There is a dark underbelly to Simpson athletics.
It’s the side effect of playing sports that any athlete would rather not get.
If an athlete does get it, he or she will try to hide it. Some walk around nervously hoping nobody will notice while some sit in class trying not to pay any attention to it.
Visible – or hidden – skin infections are an everyday, though highly unsightly, side effect of some athletic activity.
“Increased sweat and exposure to not always the most sanitary conditions cause different rashes, athlete’s foot, ringworm, jock itch and cauliflower ear,” Simpson’s nurse Michelle Cross said. “I don’t see very many cases because I think that many athletes may try to take care of [fungi] themselves.”
Trying to take care of skin conditions alone may not always be the best idea. If an athlete has a weak immune system, the diseases can sink below the skin and cause serious damage.
Serious damage may also happen to an athlete’s social life if other students find out he or she has to put on a special ointment from Cross or one of the clinics she refers.
Red dots followed by a moist white color between the toes is athlete’s foot. Athlete’s foot can also spread to toenails, as well as fingernails, causing them to turn brownish and crumble off.
Ringworm is another common fungus that athletes acquire. Contrary to its name, ringworm isn’t a parasite but a fungal infection. It’s called Tinea cruris when the red rash occurs in the groin. Tinea cruris is more likely to happen to men, especially if they wear unclean athletic equipment. Ringworm can infect nearly any area of the skin, including the scalp. It causes itchy red areas on the head, leaving bald patches. Wrestling is the sport most commonly associated with acquiring ringworm.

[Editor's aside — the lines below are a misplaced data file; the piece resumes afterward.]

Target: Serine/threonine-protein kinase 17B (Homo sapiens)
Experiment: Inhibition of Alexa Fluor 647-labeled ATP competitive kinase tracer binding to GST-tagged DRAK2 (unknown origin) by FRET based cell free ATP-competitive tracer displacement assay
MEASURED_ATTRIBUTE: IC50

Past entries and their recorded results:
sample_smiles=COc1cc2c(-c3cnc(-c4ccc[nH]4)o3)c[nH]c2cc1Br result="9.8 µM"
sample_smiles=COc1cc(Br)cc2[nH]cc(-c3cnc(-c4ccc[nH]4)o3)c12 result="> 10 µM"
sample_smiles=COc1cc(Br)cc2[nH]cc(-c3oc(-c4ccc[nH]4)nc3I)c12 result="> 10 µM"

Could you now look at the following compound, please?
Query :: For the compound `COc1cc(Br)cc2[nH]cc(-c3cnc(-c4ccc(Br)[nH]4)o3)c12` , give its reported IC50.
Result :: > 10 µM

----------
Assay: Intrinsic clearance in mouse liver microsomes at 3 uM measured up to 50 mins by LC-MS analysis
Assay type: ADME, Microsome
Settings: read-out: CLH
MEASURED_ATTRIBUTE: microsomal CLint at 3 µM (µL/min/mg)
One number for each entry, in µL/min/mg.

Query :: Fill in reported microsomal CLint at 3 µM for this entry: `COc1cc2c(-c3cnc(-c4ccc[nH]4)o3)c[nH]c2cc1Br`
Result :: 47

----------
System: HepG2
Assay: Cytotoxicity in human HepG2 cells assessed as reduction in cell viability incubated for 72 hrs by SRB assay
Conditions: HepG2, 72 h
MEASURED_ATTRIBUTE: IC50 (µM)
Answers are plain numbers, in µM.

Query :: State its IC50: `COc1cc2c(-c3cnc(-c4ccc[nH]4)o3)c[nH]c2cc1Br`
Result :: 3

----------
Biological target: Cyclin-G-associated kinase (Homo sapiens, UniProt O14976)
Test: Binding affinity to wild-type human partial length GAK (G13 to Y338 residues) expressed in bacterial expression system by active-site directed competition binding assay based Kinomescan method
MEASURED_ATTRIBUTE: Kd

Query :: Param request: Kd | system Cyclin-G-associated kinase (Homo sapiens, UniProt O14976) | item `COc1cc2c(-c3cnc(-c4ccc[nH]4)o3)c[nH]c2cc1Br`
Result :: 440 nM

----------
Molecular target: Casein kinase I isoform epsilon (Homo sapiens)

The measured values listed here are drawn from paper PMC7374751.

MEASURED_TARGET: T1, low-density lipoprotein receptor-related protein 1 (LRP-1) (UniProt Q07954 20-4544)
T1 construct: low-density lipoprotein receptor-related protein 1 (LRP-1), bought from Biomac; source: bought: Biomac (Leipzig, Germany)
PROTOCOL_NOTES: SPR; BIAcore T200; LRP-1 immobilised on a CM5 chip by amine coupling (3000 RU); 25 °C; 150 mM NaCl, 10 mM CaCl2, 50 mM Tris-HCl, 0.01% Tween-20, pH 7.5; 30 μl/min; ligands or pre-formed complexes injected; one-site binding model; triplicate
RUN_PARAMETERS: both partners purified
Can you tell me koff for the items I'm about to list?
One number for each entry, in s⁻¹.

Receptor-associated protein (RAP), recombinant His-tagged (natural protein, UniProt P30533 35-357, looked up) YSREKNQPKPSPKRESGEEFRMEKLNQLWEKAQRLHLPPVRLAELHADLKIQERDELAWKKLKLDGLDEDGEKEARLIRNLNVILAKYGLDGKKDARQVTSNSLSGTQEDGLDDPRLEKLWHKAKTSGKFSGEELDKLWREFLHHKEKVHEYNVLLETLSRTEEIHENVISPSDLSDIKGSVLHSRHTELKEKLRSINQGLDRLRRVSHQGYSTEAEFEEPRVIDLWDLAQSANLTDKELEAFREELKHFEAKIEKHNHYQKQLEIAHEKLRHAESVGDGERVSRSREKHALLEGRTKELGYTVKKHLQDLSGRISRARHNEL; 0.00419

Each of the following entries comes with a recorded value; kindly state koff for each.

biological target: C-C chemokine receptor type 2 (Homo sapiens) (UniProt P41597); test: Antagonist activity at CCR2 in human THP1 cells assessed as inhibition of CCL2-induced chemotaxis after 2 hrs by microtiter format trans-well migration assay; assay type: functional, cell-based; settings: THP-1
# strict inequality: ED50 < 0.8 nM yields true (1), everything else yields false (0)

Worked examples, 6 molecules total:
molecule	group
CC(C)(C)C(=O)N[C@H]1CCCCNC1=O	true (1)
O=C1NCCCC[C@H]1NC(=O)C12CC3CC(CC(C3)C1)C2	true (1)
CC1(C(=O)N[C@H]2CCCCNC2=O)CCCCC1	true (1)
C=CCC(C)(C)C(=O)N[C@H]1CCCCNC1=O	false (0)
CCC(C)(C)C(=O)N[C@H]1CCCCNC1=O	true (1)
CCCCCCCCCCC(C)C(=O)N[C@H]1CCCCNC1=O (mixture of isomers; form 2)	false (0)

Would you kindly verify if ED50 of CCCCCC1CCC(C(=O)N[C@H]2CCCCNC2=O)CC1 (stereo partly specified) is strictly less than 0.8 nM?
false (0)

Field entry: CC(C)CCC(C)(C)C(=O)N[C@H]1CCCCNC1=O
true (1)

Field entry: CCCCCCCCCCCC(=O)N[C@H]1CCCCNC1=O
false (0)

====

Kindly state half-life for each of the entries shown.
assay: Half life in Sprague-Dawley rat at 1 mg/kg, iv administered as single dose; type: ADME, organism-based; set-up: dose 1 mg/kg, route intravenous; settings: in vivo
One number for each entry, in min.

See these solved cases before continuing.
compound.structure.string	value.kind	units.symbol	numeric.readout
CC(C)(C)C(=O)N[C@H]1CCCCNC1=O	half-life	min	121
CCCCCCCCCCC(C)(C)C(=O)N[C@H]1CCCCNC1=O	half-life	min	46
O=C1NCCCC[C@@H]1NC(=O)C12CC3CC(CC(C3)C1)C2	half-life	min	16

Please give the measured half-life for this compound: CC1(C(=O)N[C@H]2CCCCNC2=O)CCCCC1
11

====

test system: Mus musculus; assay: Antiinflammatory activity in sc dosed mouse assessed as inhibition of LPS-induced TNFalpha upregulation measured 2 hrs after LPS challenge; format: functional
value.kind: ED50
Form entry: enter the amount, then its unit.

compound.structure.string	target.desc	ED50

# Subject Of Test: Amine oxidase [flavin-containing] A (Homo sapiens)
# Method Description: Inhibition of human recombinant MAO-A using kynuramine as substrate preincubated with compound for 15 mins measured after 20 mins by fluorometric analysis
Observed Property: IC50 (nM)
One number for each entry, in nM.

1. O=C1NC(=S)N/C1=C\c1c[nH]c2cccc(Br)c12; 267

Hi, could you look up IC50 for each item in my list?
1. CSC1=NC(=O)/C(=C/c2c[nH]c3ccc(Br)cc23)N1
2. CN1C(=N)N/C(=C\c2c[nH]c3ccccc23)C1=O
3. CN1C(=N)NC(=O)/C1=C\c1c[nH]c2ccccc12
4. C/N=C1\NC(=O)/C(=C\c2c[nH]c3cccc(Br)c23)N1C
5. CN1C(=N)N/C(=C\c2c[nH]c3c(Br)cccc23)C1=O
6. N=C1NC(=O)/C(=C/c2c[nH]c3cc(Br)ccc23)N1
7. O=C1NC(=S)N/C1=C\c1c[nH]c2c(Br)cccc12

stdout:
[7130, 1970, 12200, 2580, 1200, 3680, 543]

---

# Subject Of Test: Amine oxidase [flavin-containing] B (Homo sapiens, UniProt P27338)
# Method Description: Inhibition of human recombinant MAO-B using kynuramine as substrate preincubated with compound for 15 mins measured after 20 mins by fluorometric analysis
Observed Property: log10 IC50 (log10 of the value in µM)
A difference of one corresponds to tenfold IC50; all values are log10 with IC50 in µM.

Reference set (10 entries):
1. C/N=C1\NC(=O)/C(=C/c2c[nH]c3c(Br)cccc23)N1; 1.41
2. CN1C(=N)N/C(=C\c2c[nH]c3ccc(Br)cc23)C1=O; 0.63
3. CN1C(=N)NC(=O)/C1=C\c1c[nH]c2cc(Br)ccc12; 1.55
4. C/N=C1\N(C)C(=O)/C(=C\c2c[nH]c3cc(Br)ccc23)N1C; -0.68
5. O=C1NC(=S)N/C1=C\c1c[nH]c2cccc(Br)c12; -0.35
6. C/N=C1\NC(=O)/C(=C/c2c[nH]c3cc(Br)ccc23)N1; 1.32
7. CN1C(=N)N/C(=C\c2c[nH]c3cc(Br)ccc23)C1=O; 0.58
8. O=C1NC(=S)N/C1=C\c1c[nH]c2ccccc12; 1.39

“Ringworm and cauliflower ear are two side effects of wrestling,” wrestling coach Ron Peterson said. “We clean the mats often, and we wrestle with headgear in practice, but some of the wrestlers still contract those infections.”
Peterson and the wrestling team may feel helpless because keeping Simpson clean is only half of the battle.
“Lots of wrestlers from other schools smell horrible and will use that to their advantage,” Peterson said. “Also, not very many schools require the same level of sanitation that we do here at Simpson.”
However, it’s not just wrestlers, or even athletes, that can acquire different skin infections.
“I have had a group of girls come in that needed reference to a clinic because they all contracted tinea infections,” Cross said. “We didn’t want a large outbreak, so we sat down and figured out where they got it, and realized that they all received their infections from the weight room.”
It’s actually easy to contract skin infections from weight-room equipment. If people don’t clean their benches or cardio-machines properly, the equipment becomes ideal for fungi. Sometimes it’s a week or more before the person realizes that he or she has an infection. By that time, it could easily have spread to other people.
Besides athletic equipment, communal showers tanning beds, and even pet dogs and cats can spread skin infections.